Stories

The IRE Resource Center is a major research library containing more than 27,000 investigative stories.

Most of our stories are not available for download but can be easily ordered by contacting the Resource Center directly at 573-882-3364 or rescntr@ire.org where a researcher can help you pinpoint what you need.

  • The Changing Face of America

    Most data-driven discussions about race focus either on the national level (which masks local trends) or are centered on areas of conflict (such as Ferguson, Mo.) USA TODAY wanted to give people the tools that would allow them to explore how race end ethnicity have changed over time -- where they live and where they go to school. But how do you measure diversity when such trends wax and wane over time? Is a community that changed from nearly all-white to all-black as diverse as an area that received a high level of immigrants? Why do some communities barely notice big changes over time, while others become a nexus of violence? And how does the change in my community compare to anyone else's? To do that USA TODAY needed a tool to level the playing field, a way to show 100 years of change both locally and nationally, on the same scale. The series, based on the USA TODAY Diversity Index, is explanatory data at its best: quantifying incremental change that everyone sees anecdotally.
  • Zero Tolerance

    ProPublica published a secret recording from inside a border patrol detention center which captured the anguish of children separated from their parents and forced the Trump Administration to reverse its family separation policy, then dug deeply into conditions at detention centers where thousands of separated children and unaccompanied minors have been sent.
  • Ethics & Orphans: the Monster Study

    In 1939, speech pathologist Wendell Johnson and a graduate student conducted an experiment on a group of orphans near the University of Iowa. Their theory: "Stuttering begins in the ear of the listener, not in the mouth of the child." To test the hypothesis, the researchers conducted a psychological experiment on children starved for attention. Those who stuttered improved with positive speech therapy, but the children who had no trouble speaking were given negative therapy and became chronic stutterers for life. The research was never published and was known at the University as "The Monster Study" for the harm it did to the parentless children.
  • From criminal to cop in Alaska’s most vulnerable villages

    The rape and death of a teenage girl in a remote Alaska village led to this investigation revealing that Alaska communities routinely hire criminals as police officers.
  • Con men sell vacant homes that are owned by the federal government

    Detroit Free Press shows con men in Detroit sell vacant homes that are actually owned by the federal government.
  • Heartbroken

    Heart surgery patients at the prestigious Johns Hopkins All Children’s Hospital in St. Petersburg died at a stunning rate, despite warnings that the procedures were putting kids at risk.
  • Trashed

    Fatal accidents; brutal work conditions; suspicious unions; lax oversight; mob ties and racketeers. Every night in New York, trucks from scores of private trash collection companies hit the city’s streets — often creating havoc and too rarely being reined in by regulators.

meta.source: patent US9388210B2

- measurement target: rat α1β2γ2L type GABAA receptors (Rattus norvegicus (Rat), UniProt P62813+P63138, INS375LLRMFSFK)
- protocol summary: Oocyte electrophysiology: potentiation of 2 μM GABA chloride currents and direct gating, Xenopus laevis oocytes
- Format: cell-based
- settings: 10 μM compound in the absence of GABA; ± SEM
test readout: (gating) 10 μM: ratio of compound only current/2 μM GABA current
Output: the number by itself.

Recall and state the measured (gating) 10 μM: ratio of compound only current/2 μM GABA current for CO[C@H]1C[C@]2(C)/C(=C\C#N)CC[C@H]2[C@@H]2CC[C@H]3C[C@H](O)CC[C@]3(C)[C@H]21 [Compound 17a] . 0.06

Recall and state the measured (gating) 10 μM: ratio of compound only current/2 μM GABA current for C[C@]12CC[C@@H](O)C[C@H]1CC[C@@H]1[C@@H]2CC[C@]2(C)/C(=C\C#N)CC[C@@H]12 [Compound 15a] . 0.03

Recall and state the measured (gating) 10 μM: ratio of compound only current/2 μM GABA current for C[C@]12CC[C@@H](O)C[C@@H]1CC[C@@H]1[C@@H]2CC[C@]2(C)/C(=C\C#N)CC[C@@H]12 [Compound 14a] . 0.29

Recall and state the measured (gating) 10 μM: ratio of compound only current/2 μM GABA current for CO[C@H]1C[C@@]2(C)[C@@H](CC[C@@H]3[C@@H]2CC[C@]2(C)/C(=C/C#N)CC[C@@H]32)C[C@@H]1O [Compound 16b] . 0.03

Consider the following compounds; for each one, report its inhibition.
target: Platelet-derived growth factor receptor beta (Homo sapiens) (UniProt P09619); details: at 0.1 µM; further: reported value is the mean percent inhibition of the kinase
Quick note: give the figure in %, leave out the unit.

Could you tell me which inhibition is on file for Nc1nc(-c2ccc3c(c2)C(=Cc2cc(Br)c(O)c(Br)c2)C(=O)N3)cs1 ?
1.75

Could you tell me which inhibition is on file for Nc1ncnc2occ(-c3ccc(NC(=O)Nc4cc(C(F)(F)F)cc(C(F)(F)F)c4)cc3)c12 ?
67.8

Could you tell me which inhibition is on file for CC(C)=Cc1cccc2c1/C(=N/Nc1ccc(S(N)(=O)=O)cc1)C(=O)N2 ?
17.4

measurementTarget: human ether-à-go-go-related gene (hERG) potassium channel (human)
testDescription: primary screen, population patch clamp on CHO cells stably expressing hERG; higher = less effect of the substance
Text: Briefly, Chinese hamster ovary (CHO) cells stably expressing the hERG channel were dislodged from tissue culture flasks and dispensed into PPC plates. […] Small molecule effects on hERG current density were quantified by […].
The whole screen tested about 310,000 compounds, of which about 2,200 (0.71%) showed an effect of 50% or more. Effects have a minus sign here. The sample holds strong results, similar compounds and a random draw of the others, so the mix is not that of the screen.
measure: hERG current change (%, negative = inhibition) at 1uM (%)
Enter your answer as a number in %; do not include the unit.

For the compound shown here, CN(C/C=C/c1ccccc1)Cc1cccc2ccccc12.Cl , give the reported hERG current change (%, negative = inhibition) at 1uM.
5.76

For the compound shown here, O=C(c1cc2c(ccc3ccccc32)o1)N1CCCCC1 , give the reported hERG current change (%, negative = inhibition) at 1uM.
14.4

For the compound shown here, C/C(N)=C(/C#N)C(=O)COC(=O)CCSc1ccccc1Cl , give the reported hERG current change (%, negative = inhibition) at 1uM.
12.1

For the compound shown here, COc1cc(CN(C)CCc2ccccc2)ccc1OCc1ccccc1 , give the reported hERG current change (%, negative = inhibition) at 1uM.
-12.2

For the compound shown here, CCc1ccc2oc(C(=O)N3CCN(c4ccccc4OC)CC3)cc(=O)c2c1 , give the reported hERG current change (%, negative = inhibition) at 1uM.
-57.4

• Professor Peter Ray; Love Nest at Love Hall

    The Ledger exposes wrongdoing by Dr. Peter Ray, a meteorology professor at Florida State University. The first story sheds light on misuse of public money for a hurricane research truck requested by the professor. The rest of the series reports on married Ray's pattern of sexually harassing students and colleagues at FSU. Although five women accused him of harassment and he admitted having a relationship with 19-year-old student Melissa Sanders, Allen reports, the university finds no wrongdoing, but takes away his department chairmanship. The stories include copies of the professor's archived e-mails to the student.
  • How Texas Keeps Tens of Thousands of Children Out of Special Education

    In “Denied,” the Houston Chronicle revealed that a group of Texas state officials had arbitrarily decided what percentage of students should receive special education services and had enforced the benchmark by intensely auditing school districts for “over-identification.” The effort, which began in 2004 but was never announced and remained completely unknown outside of district special education departments, saved the state billions of dollars but denied critical help to tens of thousands of children with disabilities. As a result, the Chronicle reported, Texas now provides special education services to a lower percentage of its students than any other state in the country – by far. If Texas gave services at the same rate as everybody else, more than 250,000 more children in the state would be receiving services such as tutoring, counseling and therapy.
  • OxyContin Investigation

    A WWL-TV investigation discovers that OxyContin, a powerful painkiller popular among drug users, could be easily obtained by prescription from certain doctors. Those were writing prescriptions after performing only cursory physicals, and their offices were crowded by drug addicts until late in the night. Many prescriptions have been filled through Medicaid, WWL-TV reports. The investigation sheds light on one specific case - those of Dr. Jacqueline Cleggett - who wrote an OxyContin prescription to a patient whose son died from an injected overdose.